7 Ways to Navigate the Holidays Gluten-Free
Tip #1: Ask for help.
Sometimes, we forget to ask for help when we need it, or we might worry that it will take more effort to educate others about gluten-free food prep, so we figure we’ll just do it ourselves. Your loved ones and friends can be there to help cook with you as you prepare, in advance, any dishes you need to DIY. Enlist someone to be your sous chef to help chop veggies or fruit, measure ingredients, and follow directions. Get someone to do some of the shopping for you, giving them a carefully detailed list to follow. Even a little bit of help can go a long way to less stress.
Ah, those good intentions. Cross-contact with gluten is a legit concern.
Tip #2: Offer to help prep or bring your own food.
Discuss the meal plan with your host and ask key questions to understand how likely cross-contact might happen. Have they read – or could you read – the labels on packaged food being used to make dishes? Is regular flour being used in the same kitchen where gluten-free items are being prepared? Are surfaces, utensils, cookware, and bakeware shared between gluten-containing and gluten-free things? To avoid confusion and potential embarrassment (theirs, not yours, because you have nothing to be embarrassed about) if a guest doesn’t know anything about cross-contact, ask the host if you can help ensure food prep is gluten-free. If that is not an option, let the host know you’re bringing your own things to eat to be extra careful.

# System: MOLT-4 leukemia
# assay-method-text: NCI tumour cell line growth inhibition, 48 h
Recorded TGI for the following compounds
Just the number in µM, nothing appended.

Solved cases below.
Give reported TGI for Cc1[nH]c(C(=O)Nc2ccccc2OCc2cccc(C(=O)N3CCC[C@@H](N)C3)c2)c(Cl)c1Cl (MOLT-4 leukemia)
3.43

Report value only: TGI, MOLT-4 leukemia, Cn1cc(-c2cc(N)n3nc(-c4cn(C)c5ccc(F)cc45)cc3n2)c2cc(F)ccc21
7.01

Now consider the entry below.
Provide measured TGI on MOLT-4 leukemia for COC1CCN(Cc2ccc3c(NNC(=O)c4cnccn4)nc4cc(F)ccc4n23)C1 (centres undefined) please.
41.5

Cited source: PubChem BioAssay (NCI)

No gluten means: No gluten.
Tip #3: Come up with your brief explanation. Repeat.
Trying to get others to understand what eating gluten-free means can be a doozy. The best way to address it is to emphasis “medical” and “health.” For example:
“I’m gluten-free for medical reasons and under doctor’s orders. Even the smallest amount of gluten can be dangerous to my health. I appreciate your understanding of how important it is that there is no gluten at all in anything I eat. Thank you for your support.”
When you like what you like…
Tip #4: Shop in advance – and look for the GFCO certification mark.
There are so many delicious gluten-free options for our favorite holiday foods. Do some advance recon work, including visiting the GFCO Product Directory to search for GFCO-certified gravy, pie crust, breadcrumbs, and more! While we always recommend looking for the words “gluten-free” or a third-party certification, we can only vouch for GFCO-certified foods. Once you have your gluten-free wish list, head to the store – or order online – to stock up on the perfect alternatives.
When it’s not you, it’s them.
Tip #5: Advocate for your loved one(s).
If you have a loved one (or more than one) who must eat gluten-free, be their biggest support and help them ensure their holiday meal is safely gluten-free. That might mean following any of these tips on their behalf or sharing these tips with them so they can also self-advocate. That could mean making a fabulous gluten-free version of your child’s favorite holiday food and letting them bring it to the party or dinner table to show it off and share it. How about a sweet potato casserole or even a fruit-filled gelatin mold? Skies the limit.
Oh, those well-meaning loved ones.
Tip #6: Ask the questions, then go back to Tip #2.
Don’t wait until someone goes out of their way to prepare something that may or may not be safely gluten-free. Save well-meaning friends and family from making something that isn’t safe for you to eat by setting them up for success. In advance, put that long list of questions regarding safe gluten-free food prep into a document. Print it out. Then give it to the host with a sweet note saying you’d be happy to help prepare food in their kitchen or bring your own. If giving advanced notice doesn’t work and someone brings you a surprise, it’s always okay to thank them and politely decline.
Where’s the turkey?
Tip #7: Pre-order fresh turkey.
Get your fresh turkey ordered well in advance to ensure you have a fresh, unseasoned turkey that you can baste yourself with gluten-free pan juices. If you are unable to order fresh turkey, look for one that says “gluten-free” on the label and check that the turkey has not been “injected with broth.”